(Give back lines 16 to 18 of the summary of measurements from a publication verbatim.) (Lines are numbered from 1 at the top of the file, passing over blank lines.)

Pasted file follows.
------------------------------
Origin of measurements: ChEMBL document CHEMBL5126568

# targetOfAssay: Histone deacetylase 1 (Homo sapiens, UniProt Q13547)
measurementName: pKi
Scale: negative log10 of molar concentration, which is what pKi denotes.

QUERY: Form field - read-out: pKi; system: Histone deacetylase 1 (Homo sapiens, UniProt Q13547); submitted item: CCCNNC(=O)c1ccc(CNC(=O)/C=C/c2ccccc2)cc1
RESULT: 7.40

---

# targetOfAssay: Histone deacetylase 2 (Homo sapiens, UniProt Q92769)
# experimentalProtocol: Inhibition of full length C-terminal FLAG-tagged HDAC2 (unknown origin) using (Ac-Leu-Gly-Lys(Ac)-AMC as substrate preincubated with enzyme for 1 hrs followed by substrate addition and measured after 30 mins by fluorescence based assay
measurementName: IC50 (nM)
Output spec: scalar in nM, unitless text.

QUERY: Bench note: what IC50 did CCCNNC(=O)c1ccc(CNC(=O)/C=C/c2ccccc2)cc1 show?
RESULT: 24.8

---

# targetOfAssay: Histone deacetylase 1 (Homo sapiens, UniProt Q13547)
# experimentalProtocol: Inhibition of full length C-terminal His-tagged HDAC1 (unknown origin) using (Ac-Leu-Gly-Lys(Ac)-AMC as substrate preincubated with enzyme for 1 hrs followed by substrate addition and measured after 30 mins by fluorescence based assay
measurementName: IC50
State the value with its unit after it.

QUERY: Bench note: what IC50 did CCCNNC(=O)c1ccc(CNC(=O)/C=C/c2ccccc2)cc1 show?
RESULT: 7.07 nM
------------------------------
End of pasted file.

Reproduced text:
# experimentalProtocol: Inhibition of full length C-terminal His-tagged HDAC1 (unknown origin) using (Ac-Leu-Gly-Lys(Ac)-AMC as substrate preincubated with enzyme for 1 hrs followed by substrate addition and measured after 30 mins by fluorescence based assay
measurementName: IC50
State the value with its unit after it.